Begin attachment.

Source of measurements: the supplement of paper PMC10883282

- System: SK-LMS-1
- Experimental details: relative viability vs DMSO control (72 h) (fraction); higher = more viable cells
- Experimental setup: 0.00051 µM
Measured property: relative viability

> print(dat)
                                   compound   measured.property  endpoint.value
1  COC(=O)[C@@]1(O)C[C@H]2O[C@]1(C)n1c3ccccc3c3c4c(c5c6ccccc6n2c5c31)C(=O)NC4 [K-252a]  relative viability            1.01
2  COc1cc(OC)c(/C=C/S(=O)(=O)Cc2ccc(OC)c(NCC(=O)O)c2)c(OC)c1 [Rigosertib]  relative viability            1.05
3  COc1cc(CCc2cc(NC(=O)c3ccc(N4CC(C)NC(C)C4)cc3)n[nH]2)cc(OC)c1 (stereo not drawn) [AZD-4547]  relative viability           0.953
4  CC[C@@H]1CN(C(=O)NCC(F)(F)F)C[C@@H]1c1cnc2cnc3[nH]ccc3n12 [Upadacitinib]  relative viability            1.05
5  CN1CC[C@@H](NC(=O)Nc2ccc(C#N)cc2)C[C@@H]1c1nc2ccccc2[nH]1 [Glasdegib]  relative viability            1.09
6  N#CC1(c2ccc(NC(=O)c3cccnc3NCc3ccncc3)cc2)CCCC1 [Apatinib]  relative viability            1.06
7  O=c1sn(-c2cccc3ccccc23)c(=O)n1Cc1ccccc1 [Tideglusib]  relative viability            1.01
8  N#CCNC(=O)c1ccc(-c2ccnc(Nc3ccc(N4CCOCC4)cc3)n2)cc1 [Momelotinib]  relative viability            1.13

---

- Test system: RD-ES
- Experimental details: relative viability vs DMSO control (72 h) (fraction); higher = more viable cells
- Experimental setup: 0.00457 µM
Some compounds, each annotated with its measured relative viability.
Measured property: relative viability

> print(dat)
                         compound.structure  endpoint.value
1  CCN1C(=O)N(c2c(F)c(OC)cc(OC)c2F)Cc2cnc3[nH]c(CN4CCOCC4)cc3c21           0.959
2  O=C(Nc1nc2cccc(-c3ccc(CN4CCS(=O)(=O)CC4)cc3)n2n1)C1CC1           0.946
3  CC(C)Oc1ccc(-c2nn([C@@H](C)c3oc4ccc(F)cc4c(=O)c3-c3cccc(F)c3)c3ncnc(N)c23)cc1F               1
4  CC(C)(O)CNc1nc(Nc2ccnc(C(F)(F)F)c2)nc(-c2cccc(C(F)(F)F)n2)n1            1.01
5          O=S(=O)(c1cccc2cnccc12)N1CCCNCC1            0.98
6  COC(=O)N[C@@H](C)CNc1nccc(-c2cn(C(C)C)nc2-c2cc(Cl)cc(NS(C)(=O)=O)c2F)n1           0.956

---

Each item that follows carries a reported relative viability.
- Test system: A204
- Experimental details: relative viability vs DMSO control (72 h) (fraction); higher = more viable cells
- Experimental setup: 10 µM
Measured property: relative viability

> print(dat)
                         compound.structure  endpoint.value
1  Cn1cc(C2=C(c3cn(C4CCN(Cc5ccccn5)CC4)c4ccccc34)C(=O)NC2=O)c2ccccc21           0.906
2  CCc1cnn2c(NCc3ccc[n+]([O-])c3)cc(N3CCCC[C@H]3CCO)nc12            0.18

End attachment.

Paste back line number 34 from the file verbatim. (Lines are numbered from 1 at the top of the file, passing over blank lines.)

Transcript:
- Experimental setup: 10 µM